In December 2020, Stanford Medicine began inoculating people with the Pfizer vaccine. This spurred Pulendran’s desire to assemble a complete report card on the immune response to it.
The team selected 56 healthy volunteers and drew blood samples from them at multiple time points preceding and following the first and second shots. The researchers found that the first shot increases SARS-CoV-2-specific antibody levels, as expected, but not nearly as much as the second shot does. The second shot also does things the first shot doesn’t do, or barely does.
“The second shot has powerful beneficial effects that far exceed those of the first shot,” Pulendran said. “It stimulated a manifold increase in antibody levels, a terrific T-cell response that was absent after the first shot alone, and a strikingly enhanced innate immune response.”
Unexpectedly, Pulendran said, the vaccine — particularly the second dose — caused the massive mobilization of a newly discovered group of first-responder cells that are normally scarce and quiescent.
First identified in a recent vaccine study led by Pulendran, these cells — a small subset of generally abundant cells called monocytes that express high levels of antiviral genes — barely budge in response to an actual COVID-19 infection. But the Pfizer vaccine induced them.
This special group of monocytes, which are part of the innate museum, constituted only 0.01% of all circulating blood cells prior to vaccination. But after the second Pfizer-vaccine shot, their numbers expanded 100-fold to account for a full 1% of all blood cells. In addition, their disposition became less inflammatory but more intensely antiviral. They seem uniquely capable of providing broad protection against diverse viral infections, Pulendran said.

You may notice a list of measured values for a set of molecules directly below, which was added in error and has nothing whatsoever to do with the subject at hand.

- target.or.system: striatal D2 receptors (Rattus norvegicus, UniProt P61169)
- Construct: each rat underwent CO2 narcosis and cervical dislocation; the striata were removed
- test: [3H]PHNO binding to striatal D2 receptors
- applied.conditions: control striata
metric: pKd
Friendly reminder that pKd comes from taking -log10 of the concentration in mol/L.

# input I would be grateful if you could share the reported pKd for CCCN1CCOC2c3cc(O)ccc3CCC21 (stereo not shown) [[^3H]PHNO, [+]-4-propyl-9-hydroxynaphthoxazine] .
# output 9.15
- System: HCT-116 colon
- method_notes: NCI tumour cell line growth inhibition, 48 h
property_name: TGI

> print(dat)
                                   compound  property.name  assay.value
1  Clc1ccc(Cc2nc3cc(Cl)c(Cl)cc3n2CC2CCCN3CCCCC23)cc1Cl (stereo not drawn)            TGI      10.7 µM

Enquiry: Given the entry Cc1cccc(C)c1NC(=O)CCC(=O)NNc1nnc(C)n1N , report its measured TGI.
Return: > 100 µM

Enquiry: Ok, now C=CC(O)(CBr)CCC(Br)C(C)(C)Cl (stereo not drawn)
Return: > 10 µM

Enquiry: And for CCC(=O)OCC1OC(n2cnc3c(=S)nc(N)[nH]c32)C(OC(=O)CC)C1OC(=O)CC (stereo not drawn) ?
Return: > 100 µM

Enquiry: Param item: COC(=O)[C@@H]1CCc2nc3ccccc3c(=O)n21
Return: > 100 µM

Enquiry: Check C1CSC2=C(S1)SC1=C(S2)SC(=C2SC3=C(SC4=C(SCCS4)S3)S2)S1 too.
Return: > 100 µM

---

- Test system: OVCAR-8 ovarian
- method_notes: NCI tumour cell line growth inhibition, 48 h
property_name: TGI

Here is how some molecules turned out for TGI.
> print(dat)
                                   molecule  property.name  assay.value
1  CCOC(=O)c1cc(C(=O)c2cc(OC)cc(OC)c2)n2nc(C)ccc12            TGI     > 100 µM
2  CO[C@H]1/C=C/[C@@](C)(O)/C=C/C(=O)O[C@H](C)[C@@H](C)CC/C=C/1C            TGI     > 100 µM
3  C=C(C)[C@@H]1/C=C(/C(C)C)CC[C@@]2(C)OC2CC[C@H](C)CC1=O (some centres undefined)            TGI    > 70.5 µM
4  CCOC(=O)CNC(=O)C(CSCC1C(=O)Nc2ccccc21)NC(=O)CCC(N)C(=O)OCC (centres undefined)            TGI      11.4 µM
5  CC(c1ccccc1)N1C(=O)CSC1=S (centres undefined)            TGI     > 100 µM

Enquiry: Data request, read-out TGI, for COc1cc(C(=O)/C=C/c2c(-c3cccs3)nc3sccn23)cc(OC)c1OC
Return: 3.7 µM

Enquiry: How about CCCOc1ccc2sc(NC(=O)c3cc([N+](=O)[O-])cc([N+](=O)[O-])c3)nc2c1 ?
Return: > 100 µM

“The extraordinary increase in the frequency of these cells, just a day following booster immunization, is surprising,” Pulendran said. “It’s possible that these cells may be able to mount a holding action against not only SARS-CoV-2 but against other viruses as well.”
Pulendran is a member of the Institute for Immunity Transplantation & Infection and Stanford Bio-X and a faculty fellow of Stanford ChEM-H.
Other Stanford study co-authors are basic life science research scientist Chunfeng Li, PhD; research scientists Natalia Sigal, PhD, Sangeeta Kowli, PhD, and Sheena Gupta, PhD; postdoctoral scholars Yupeng Feng, PhD, Florian Wimmers, PhD, Vamsee Mallajosyula, PhD, and Fei Gao, PhD; graduate student Lilit Grigoryan; life science research professionals Sofia Maysel-Auslender, Meera Trisal and Allan Feng; former life science research professional Shaurya Dhingra; undergraduate student Sarah Chang; clinical research assistant Mihir Shah; clinical and laboratory research assistant Allie Lee; Sharon Chinthrajah, MD, associate professor of medicine; Sayantani Sindher, MD, clinical associate professor of medicine; Holden Maecker, PhD, professor of microbiology and immunology and director of Stanford’s Human Immune Monitoring Center; Scott Boyd, PhD, associate professor of pathology; Mark Davis, PhD, professor of microbiology and director of Stanford’s Institute for Immunity, Transplantation and Infection; and PJ Utz, MD, professor of medicine.
Researchers at Billerica, Massachusetts-based Quanterix and Emory University also participated in the study.
The work was funded by the National Institutes of Health (grants U19AI090023, U19AI057266, U24AI120134, P51OD011132, S10OD026799, R01AI123197-04, U01AI150741-01S1 and AI057229), Open Philanthropy, the Sean Parker Cancer Institute, the Soffer Endowment, the Violetta Horton Endowment, Stanford University, the Henry Gustav Floren Trust, the Parker Foundation, the Cooperative Centers on Human Immunology and the Crown Foundation.
Stanford’s Institute for Immunity, Transplantation and Infection also supported the work.